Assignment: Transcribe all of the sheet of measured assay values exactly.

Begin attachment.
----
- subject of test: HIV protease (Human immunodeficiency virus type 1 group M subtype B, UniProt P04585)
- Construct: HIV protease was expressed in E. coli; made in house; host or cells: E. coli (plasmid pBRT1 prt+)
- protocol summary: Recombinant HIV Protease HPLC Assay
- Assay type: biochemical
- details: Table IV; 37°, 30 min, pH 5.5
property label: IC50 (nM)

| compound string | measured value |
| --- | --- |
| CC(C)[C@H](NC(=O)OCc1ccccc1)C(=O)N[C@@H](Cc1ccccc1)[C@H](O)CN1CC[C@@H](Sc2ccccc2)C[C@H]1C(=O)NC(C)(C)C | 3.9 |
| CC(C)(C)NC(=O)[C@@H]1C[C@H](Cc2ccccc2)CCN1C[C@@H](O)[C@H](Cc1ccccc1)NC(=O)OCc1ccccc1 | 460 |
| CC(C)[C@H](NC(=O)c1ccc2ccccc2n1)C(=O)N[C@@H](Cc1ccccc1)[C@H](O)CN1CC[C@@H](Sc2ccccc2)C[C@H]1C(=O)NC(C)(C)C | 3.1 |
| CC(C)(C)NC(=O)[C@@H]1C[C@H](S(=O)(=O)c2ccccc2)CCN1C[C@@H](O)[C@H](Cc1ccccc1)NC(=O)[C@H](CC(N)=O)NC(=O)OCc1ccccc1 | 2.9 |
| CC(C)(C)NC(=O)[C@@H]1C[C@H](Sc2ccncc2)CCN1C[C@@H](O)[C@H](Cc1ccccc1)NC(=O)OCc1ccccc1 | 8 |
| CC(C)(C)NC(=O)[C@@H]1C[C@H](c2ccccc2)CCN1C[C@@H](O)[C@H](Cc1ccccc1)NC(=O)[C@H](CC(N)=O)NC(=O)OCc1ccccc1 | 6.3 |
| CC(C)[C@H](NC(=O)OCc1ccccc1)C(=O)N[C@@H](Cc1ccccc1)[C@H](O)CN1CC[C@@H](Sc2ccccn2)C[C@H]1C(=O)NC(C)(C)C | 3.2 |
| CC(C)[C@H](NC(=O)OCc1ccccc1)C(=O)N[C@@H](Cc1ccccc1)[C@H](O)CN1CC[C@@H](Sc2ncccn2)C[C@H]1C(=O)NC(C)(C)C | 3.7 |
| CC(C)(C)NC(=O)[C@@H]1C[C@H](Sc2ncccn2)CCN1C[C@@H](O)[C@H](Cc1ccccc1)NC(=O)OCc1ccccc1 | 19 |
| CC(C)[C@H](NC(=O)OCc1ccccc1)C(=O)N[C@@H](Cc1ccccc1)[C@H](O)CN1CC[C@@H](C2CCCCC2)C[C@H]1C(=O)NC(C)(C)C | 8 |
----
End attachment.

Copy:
- subject of test: HIV protease (Human immunodeficiency virus type 1 group M subtype B, UniProt P04585)
- Construct: HIV protease was expressed in E. coli; made in house; host or cells: E. coli (plasmid pBRT1 prt+)
- protocol summary: Recombinant HIV Protease HPLC Assay
- Assay type: biochemical
- details: Table IV; 37°, 30 min, pH 5.5
property label: IC50 (nM)

| compound string | measured value |
| --- | --- |
| CC(C)[C@H](NC(=O)OCc1ccccc1)C(=O)N[C@@H](Cc1ccccc1)[C@H](O)CN1CC[C@@H](Sc2ccccc2)C[C@H]1C(=O)NC(C)(C)C | 3.9 |
| CC(C)(C)NC(=O)[C@@H]1C[C@H](Cc2ccccc2)CCN1C[C@@H](O)[C@H](Cc1ccccc1)NC(=O)OCc1ccccc1 | 460 |
| CC(C)[C@H](NC(=O)c1ccc2ccccc2n1)C(=O)N[C@@H](Cc1ccccc1)[C@H](O)CN1CC[C@@H](Sc2ccccc2)C[C@H]1C(=O)NC(C)(C)C | 3.1 |
| CC(C)(C)NC(=O)[C@@H]1C[C@H](S(=O)(=O)c2ccccc2)CCN1C[C@@H](O)[C@H](Cc1ccccc1)NC(=O)[C@H](CC(N)=O)NC(=O)OCc1ccccc1 | 2.9 |
| CC(C)(C)NC(=O)[C@@H]1C[C@H](Sc2ccncc2)CCN1C[C@@H](O)[C@H](Cc1ccccc1)NC(=O)OCc1ccccc1 | 8 |
| CC(C)(C)NC(=O)[C@@H]1C[C@H](c2ccccc2)CCN1C[C@@H](O)[C@H](Cc1ccccc1)NC(=O)[C@H](CC(N)=O)NC(=O)OCc1ccccc1 | 6.3 |
| CC(C)[C@H](NC(=O)OCc1ccccc1)C(=O)N[C@@H](Cc1ccccc1)[C@H](O)CN1CC[C@@H](Sc2ccccn2)C[C@H]1C(=O)NC(C)(C)C | 3.2 |
| CC(C)[C@H](NC(=O)OCc1ccccc1)C(=O)N[C@@H](Cc1ccccc1)[C@H](O)CN1CC[C@@H](Sc2ncccn2)C[C@H]1C(=O)NC(C)(C)C | 3.7 |
| CC(C)(C)NC(=O)[C@@H]1C[C@H](Sc2ncccn2)CCN1C[C@@H](O)[C@H](Cc1ccccc1)NC(=O)OCc1ccccc1 | 19 |
| CC(C)[C@H](NC(=O)OCc1ccccc1)C(=O)N[C@@H](Cc1ccccc1)[C@H](O)CN1CC[C@@H](C2CCCCC2)C[C@H]1C(=O)NC(C)(C)C | 8 |